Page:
Operating Working Capital Increases 10 Percent On Currency-Neutral Basis
Inventories increased 46 percent to €5.213 billion versus the prior-year level of €3.579 billion (+49 percent currency-neutral) due to inevitably lower-than-expected product sell-through caused by the broad-based store closures. Compared to the level as at March 31, 2020, inventories increased by 20 percent. The year-over-year increase in inventories was partly offset by a 33 percent decline in accounts receivable (-31 percent currency-neutral) and a 22 percent increase in accounts payable (+23 percent currency-neutral). As a result, operating working capital increased 6 percent to €4.506 billion (June 30, 2019: €4.248 billion) and was up 10 percent on a currency-neutral basis. Average operating working capital as a percentage of sales increased 3.3 percentage points to 21.5 percent (June 30, 2019: 18.3 percent).
Cash Position Of €2.018 Billion At Quarter-End
Cash and cash equivalents were down 18 percent to € 2.018 billion versus the prior-year level of €2.455 billion. The decline in cash generated from operating activities and the increase in operating working capital was partly offset by effective short-term cash measures and the utilization of existing credit lines. Compared to the end of the first quarter, cash and cash equivalents were largely stable (March 31, 2020: €1.975 billion) as the short-term cash measures prevented outflows. Net debt amounted to €792 million at June 30, 2020 (June 30, 2019: net cash of €362 million). This represents a deterioration of €222 million compared to the net debt position of €570 million at the end of the first quarter.
Top And Bottom Line Development To Improve Sequentially In Third Quarter
The company’s top line has continued to sequentially recover since the end of the second quarter, with global e-commerce revenues still growing at an exceptional double-digit rate and the global store opening rate standing at 92 percent as of today. At the same time, Adidas’ revenue development remains negatively impacted by ongoing disruptions to the retail landscape, particularly in parts of North America and Latin America, reduced opening hours as well as lower traffic due to social distancing guidelines in many markets. As a result, the company’s top-line development in the third quarter of 2020 is predicted to improve materially compared to the second quarter, yet to remain below the prior-year level. Specifically, third-quarter revenues are forecast to be down at a mid- to high-single-digit rate compared to the prior year. The operating result is anticipated to turn into a profit of between €600 million and €700 million, reflecting an improvement of around €1 billion compared to the loss generated during the second quarter. The anticipated sequential recovery in the third quarter assumes that the company’s global store fleet will be operational throughout the quarter in the absence of any major lockdowns, with traffic in physical stores continuing to gradually improve.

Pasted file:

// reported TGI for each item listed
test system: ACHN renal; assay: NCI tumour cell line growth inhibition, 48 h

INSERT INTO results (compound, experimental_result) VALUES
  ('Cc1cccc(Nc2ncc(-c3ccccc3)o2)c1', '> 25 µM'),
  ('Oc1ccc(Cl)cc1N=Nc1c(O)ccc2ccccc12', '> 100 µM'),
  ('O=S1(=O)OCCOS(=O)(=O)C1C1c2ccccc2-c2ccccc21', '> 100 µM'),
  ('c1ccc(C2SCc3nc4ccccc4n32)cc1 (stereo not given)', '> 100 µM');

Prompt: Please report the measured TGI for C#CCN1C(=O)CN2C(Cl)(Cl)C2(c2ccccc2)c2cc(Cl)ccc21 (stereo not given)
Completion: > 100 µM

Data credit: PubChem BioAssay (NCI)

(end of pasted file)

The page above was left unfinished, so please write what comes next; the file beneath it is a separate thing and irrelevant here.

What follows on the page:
Adidas Not Able To Provide Full-Year 2020 Outlook
The company is still not able to provide a full-year outlook, including the coronavirus impact, due to the prevailing uncertainties around the further development of COVID-19, the pace of business normalization in the reopened stores as well as the global macroeconomic environment.
Kasper Rorsted: “From everything we know today, our recovery will continue in Q3. Where we are open for business, be it in physical stores or in the digital space, consumer demand for our products is high. This is a solid foundation to build on as the long-term growth prospects for the industry have become even more promising.”
Photo courtesy Adidas